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September 26, 2017 
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NVIDIA lost 1.9 percent marketshare to AMD in Q2 2017

Posted on Tuesday, September 12 2017 @ 14:04:36 CEST by


I'm not sure how I missed it but I just discovered I forgot to post about Jon Peddie Research's Q2 2017 GPU report. The research firm wrote the add-in board graphics card market saw phenomenal growth last quarter, sales were up 30.9 percent sequentially and 34.9 percent year-over-year.

Usually GPU sales decline sequentially in the second quarter but this year is an exception. For the first time in over nine years, GPU sales rose in Q2 2017 and in a very big way too! If you've been following the GPU market a little bit you can probably already guess that the huge demand spike in Q2 2017 was caused by Ethereum mining. Miners bought up huge amounts of video cards and this resulted in shortages and price hikes for gamers.

Jon Peddie describes the regular sales pattern of GPUs below:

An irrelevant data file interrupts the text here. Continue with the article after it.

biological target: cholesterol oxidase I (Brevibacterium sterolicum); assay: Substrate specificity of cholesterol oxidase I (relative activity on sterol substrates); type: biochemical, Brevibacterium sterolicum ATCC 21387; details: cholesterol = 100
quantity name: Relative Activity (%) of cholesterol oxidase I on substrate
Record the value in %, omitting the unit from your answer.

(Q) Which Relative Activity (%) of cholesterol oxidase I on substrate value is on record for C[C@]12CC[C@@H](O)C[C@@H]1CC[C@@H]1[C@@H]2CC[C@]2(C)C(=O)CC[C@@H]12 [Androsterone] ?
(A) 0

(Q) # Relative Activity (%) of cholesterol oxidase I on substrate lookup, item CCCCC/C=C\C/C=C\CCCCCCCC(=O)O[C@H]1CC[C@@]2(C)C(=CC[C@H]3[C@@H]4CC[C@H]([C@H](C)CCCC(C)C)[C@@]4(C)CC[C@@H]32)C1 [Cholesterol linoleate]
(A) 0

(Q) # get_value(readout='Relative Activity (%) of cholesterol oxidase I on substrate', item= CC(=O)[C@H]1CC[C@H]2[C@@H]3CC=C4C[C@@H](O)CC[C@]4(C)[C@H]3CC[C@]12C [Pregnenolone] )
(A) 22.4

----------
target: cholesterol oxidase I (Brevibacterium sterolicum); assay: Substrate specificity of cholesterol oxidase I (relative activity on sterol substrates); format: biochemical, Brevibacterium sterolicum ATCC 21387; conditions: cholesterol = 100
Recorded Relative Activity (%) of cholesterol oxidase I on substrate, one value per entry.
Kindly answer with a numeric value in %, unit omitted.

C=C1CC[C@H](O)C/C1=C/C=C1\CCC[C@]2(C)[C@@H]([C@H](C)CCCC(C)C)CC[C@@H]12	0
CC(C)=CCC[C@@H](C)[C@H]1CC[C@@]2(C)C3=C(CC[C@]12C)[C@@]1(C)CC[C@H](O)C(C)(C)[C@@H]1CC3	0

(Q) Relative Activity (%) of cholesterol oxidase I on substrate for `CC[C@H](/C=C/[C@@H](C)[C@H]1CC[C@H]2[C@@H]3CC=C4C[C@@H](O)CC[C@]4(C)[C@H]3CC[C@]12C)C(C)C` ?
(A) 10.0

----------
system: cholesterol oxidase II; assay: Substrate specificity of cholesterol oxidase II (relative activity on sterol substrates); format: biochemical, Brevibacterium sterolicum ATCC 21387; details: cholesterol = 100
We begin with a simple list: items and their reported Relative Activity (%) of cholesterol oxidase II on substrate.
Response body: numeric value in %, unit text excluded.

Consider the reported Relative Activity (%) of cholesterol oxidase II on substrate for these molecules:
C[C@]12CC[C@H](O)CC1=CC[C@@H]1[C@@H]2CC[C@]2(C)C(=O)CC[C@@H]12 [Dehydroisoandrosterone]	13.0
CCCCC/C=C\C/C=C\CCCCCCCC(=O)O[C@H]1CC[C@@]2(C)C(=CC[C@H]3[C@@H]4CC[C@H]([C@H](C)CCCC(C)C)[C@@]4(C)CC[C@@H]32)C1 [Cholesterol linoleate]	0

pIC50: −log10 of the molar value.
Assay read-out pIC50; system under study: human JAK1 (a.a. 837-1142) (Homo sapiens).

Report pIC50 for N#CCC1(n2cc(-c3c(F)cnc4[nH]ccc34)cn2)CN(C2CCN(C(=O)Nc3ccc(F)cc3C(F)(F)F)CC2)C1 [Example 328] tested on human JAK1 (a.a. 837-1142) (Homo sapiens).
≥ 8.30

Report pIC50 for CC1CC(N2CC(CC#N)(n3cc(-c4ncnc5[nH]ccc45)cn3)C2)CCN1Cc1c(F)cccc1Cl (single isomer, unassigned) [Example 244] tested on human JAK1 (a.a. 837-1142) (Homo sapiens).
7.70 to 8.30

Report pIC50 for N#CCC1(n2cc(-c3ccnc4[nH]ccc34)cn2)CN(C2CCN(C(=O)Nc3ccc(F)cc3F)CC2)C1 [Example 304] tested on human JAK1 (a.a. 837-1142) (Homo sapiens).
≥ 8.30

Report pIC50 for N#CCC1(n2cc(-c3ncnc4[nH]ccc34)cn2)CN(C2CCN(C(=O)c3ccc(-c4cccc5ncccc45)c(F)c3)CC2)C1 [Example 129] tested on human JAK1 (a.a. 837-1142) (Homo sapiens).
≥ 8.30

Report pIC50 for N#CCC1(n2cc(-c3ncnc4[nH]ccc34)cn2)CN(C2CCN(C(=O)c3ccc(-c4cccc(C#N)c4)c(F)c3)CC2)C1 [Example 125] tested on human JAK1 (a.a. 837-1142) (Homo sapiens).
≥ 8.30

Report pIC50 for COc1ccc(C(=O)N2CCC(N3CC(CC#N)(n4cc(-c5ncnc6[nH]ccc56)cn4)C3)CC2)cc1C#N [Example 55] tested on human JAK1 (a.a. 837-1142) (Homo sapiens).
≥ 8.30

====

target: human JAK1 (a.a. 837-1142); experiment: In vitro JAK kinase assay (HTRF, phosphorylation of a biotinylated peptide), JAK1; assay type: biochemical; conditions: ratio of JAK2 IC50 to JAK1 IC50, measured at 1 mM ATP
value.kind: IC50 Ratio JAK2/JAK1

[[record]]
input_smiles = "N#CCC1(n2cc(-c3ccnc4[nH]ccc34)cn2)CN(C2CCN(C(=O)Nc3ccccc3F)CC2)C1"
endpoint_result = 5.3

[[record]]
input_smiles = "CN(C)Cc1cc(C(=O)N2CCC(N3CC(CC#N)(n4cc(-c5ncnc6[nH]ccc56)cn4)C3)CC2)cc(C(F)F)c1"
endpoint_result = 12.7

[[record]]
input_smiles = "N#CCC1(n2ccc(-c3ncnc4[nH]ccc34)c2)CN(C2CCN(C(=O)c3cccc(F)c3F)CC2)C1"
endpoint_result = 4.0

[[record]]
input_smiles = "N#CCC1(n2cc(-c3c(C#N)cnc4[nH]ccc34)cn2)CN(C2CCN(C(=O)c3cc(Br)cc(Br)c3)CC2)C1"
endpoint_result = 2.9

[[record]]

The GPU and PC market had been showing a return to normal seasonality. That pattern is typically flat to down in Q1, a significant drop in Q2 as OEMs and the channel deplete inventory before the summer months. A restocking with the latest products in Q3 in anticipation of the holiday season, and mild increase to flat change in Q4. All, of that subject to an overall decline in the PC market since the great recession of ’07 and the influx of tablets and smartphones. However, this year, Q2 AIB shipments were completely out of synch, and remarkably high, as shown in the following chart.
Dramatic spike in sales

In terms of marketshare, AMD stood at 29.4 percent in Q2 2017, up 1.9 percent versus the first quarter of this year. AMD's gain was NVIDIA's loss but the latter is still the dominant force with a marketshare of 70.6 percent. Jon Peddie estimates $3.6 billion of discrete video cards were shipped in Q2 2017.

Marketshare of NVIDIA and AMD

Another fun bit of trivia is that Jon Peddie points out that since the introduction of the PC in 1981, an estimated 2.1 billion add-in board video cards will have been shipped by the end of 2017. In inflation-adjusted dollars this totals a whopping $1.02 trillion.



 



 

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